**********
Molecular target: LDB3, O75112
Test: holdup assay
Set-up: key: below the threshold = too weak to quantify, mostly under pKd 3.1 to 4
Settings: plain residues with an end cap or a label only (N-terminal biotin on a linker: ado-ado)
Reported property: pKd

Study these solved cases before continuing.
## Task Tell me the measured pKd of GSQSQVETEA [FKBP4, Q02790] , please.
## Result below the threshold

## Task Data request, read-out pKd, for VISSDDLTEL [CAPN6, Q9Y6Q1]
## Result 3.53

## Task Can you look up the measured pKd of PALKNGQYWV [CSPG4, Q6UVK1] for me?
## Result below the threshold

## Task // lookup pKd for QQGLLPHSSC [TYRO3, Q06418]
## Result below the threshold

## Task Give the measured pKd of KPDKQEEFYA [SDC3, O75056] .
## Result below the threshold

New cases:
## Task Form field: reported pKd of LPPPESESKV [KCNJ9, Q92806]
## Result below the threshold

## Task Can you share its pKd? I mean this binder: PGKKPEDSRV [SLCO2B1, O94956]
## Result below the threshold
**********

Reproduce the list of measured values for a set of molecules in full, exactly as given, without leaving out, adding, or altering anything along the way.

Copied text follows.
Molecular target: LDB3, O75112
Test: holdup assay
Set-up: key: below the threshold = too weak to quantify, mostly under pKd 3.1 to 4
Settings: plain residues with an end cap or a label only (N-terminal biotin on a linker: ado-ado)
Reported property: pKd

Study these solved cases before continuing.
## Task Tell me the measured pKd of GSQSQVETEA [FKBP4, Q02790] , please.
## Result below the threshold

## Task Data request, read-out pKd, for VISSDDLTEL [CAPN6, Q9Y6Q1]
## Result 3.53

## Task Can you look up the measured pKd of PALKNGQYWV [CSPG4, Q6UVK1] for me?
## Result below the threshold

## Task // lookup pKd for QQGLLPHSSC [TYRO3, Q06418]
## Result below the threshold

## Task Give the measured pKd of KPDKQEEFYA [SDC3, O75056] .
## Result below the threshold

New cases:
## Task Form field: reported pKd of LPPPESESKV [KCNJ9, Q92806]
## Result below the threshold

## Task Can you share its pKd? I mean this binder: PGKKPEDSRV [SLCO2B1, O94956]
## Result below the threshold